Seeking Success in Canada and the United States: The Determinants of Labour Market Outcomes Among the Children of Immigrants
AbstractThis paper reviews recent research on the determinants of the labour market outcomes of the children of immigrants in Canada and in the U.S. New research on outcomes in Canada is also presented. In the aggregate, and with no controls, the labour market outcomes of the second generation-the children of immigrants-are equal to, or better than, those of the third-and-higher generations-the children of domestic-born parents. However, the story is somewhat different after one has accounted for the superior educational levels and the residential locations of the second generation. In the U.S, the second generation's advantage in labour market outcomes disappears; in Canada, among second-generation members of a visible-minority group, the advantage turns marginally negative. Ethnic group/source region differences in outcomes loom large in both countries. The important determinants of the earnings gap between the second generation and the third-and-higher generations include educational attainment, which accounts for about half of the wage gap, residential location, ethnic background, the degree of "ethnic capital," and the educational and earnings mobility between immigrants and their children.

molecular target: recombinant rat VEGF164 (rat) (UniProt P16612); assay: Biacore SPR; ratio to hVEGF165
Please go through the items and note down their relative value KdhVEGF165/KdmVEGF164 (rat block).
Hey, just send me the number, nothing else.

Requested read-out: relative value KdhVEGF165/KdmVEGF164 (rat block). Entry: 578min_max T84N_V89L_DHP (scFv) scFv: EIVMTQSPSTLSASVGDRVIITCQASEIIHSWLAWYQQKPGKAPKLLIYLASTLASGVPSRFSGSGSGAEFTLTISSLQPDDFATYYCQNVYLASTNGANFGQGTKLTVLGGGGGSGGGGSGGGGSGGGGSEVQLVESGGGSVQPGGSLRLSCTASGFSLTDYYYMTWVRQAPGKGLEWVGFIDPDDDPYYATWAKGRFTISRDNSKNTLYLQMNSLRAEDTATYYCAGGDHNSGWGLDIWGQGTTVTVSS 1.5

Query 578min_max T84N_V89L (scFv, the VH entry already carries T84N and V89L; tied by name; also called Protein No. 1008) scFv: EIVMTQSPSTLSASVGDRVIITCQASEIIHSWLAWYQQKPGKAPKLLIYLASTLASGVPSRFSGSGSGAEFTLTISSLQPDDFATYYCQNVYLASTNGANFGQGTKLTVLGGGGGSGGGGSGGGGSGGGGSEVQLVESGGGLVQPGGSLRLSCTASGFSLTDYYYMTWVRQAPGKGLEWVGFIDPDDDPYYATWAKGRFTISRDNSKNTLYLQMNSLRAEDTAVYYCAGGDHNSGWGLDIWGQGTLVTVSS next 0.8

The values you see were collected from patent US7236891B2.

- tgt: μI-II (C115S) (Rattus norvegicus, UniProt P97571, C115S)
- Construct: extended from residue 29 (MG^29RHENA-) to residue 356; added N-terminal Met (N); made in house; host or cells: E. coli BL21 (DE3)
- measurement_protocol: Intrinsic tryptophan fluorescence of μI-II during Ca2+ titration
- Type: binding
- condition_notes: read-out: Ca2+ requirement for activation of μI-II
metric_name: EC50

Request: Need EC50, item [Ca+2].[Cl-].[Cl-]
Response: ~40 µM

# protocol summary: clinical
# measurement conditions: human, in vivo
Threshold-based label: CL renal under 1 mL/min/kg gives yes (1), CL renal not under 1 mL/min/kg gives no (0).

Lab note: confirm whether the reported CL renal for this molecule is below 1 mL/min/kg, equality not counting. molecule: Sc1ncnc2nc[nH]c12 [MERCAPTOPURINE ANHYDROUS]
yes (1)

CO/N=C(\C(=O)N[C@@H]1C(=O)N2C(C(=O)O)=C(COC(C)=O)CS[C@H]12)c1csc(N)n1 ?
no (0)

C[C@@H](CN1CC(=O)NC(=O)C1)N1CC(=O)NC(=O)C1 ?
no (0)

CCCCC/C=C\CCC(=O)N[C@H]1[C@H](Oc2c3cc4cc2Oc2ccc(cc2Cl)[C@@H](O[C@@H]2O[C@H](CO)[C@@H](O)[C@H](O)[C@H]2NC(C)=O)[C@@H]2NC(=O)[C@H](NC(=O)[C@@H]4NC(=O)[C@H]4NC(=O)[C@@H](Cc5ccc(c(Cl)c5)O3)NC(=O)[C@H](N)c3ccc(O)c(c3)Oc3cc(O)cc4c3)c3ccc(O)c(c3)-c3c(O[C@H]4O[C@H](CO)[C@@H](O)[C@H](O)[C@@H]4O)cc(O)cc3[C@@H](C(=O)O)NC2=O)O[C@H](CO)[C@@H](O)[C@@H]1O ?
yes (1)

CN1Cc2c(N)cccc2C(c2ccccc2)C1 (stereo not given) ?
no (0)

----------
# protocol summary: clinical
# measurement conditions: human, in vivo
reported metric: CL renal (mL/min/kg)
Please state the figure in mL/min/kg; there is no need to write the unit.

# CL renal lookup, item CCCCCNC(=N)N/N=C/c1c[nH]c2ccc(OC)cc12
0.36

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Bibliographic InfoPaper provided by Statistics Canada, Analytical Studies Branch in its series Analytical Studies Branch Research Paper Series with number 2011331e.
Date of creation: 03 Mar 2011
Date of revision:
Children and youth; Education; training and learning; Educational attainment; Ethnic diversity and immigration; Ethnic groups and generations in Canada; Immigrant children and youth; Labour market and income;
This paper has been announced in the following NEP Reports:
- NEP-ALL-2011-03-12 (All new papers)
- NEP-LAB-2011-03-12 (Labour Economics)
- NEP-MIG-2011-03-12 (Economics of Human Migration)
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